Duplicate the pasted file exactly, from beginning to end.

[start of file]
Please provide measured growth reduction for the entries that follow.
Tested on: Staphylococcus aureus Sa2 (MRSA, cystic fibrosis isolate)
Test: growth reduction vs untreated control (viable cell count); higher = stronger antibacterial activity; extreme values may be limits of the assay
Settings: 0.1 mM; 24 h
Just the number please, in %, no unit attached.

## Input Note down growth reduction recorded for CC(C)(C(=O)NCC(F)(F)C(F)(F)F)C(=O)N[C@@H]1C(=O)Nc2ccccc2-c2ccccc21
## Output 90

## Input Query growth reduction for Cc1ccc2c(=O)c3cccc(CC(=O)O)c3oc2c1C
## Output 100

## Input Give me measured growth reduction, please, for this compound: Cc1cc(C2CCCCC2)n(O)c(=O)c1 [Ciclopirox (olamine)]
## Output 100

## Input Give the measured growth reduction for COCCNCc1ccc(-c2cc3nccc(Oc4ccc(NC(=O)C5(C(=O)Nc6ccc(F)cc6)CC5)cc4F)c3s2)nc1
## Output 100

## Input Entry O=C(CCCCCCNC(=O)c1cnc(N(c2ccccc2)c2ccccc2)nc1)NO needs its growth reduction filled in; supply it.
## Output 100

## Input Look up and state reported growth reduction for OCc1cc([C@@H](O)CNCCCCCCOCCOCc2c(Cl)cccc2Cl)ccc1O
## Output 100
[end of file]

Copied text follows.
Please provide measured growth reduction for the entries that follow.
Tested on: Staphylococcus aureus Sa2 (MRSA, cystic fibrosis isolate)
Test: growth reduction vs untreated control (viable cell count); higher = stronger antibacterial activity; extreme values may be limits of the assay
Settings: 0.1 mM; 24 h
Just the number please, in %, no unit attached.

## Input Note down growth reduction recorded for CC(C)(C(=O)NCC(F)(F)C(F)(F)F)C(=O)N[C@@H]1C(=O)Nc2ccccc2-c2ccccc21
## Output 90

## Input Query growth reduction for Cc1ccc2c(=O)c3cccc(CC(=O)O)c3oc2c1C
## Output 100

## Input Give me measured growth reduction, please, for this compound: Cc1cc(C2CCCCC2)n(O)c(=O)c1 [Ciclopirox (olamine)]
## Output 100

## Input Give the measured growth reduction for COCCNCc1ccc(-c2cc3nccc(Oc4ccc(NC(=O)C5(C(=O)Nc6ccc(F)cc6)CC5)cc4F)c3s2)nc1
## Output 100

## Input Entry O=C(CCCCCCNC(=O)c1cnc(N(c2ccccc2)c2ccccc2)nc1)NO needs its growth reduction filled in; supply it.
## Output 100

## Input Look up and state reported growth reduction for OCc1cc([C@@H](O)CNCCCCCCOCCOCc2c(Cl)cccc2Cl)ccc1O
## Output 100